Judge orders records of applicants to be released by DHSS

Judge orders records of applicants to be released by DHSS

By Brandon Dunn


In the latest step in the ongoing fight between the St. Louis Post Dispatch and the Medical Marijuana Division of DHSS, a circuit judge in Cole County ruled Friday that the State must turn over names of those seeking licenses for medical marijuana businesses in Missouri.

The department’s position has been that per language of Amendment 2, now Article XIV, they are restricted from allowing access to applicant data, for licensees or patients.

“The amendment was fairly clear that personal information was not to be divulged and presented,” Lyndall Fraker, Director of the Medical Marijuana Division, said. “We’re just following the Constitution.”

(5) The department shall maintain the confidentiality of reports or other information obtained from an applicant or licensee containing any individualized data, information, or records related to the licensee or its operation, including sales information, financial records, tax returns, credit reports, cultivation information, testing results, and security information and plans, or revealing any patient information, or any other records that are exempt from public inspection pursuant to state or federal law. Such reports or other information may be used only for a purpose authorized by this section. Any information released related to patients may be used only for a purpose authorized by federal law and this section, including verifying that a person who presented a patient identification card to a state or local law enforcement official is lawfully in possession of such card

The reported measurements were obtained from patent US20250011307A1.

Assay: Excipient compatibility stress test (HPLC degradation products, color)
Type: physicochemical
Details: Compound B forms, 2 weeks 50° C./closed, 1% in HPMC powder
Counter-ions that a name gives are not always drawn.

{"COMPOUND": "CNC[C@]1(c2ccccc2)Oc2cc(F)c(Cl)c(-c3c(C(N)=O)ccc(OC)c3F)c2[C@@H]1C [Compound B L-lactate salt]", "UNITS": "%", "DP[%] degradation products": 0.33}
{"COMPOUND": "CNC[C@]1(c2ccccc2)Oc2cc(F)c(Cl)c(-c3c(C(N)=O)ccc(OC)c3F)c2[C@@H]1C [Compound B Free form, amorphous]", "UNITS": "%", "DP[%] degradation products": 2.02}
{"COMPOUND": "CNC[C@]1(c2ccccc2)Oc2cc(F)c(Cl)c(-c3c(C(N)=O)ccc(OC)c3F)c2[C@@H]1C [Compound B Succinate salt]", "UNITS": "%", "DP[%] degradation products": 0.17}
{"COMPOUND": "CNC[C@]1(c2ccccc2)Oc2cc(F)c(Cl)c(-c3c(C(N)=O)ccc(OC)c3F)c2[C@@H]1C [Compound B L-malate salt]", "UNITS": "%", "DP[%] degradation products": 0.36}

Judge Daniel R. Green denied Attorney General Eric Schmitt’s Office’s motion to dismiss the lawsuit and granted the newspaper’s motion for summary judgment, forcing the department to release the records, siding with the Post-Dispatch.


Judge Green’s decision does not take place immediately, however, as the effective date was postponed to allow the state time to evaluate whether or not an appeal is needed.

The Post Dispatch has repeatedly drubbed the department publicly since January, accusing the department of violating the Sunshine Law, while stating the department’s refusal but often without including the cited text from the amendment, only saying that the department refused to comply.

Inversely, industry experts have repeatedly praised DHSS for standing behind the wording of the amendment, citing safety and career concerns for potential applicants who may not even be awarded a license.

As of  June 11, the department states that a total of 543 pre-filed application forms and non-refundable fees totaling $3,886,000 have been received.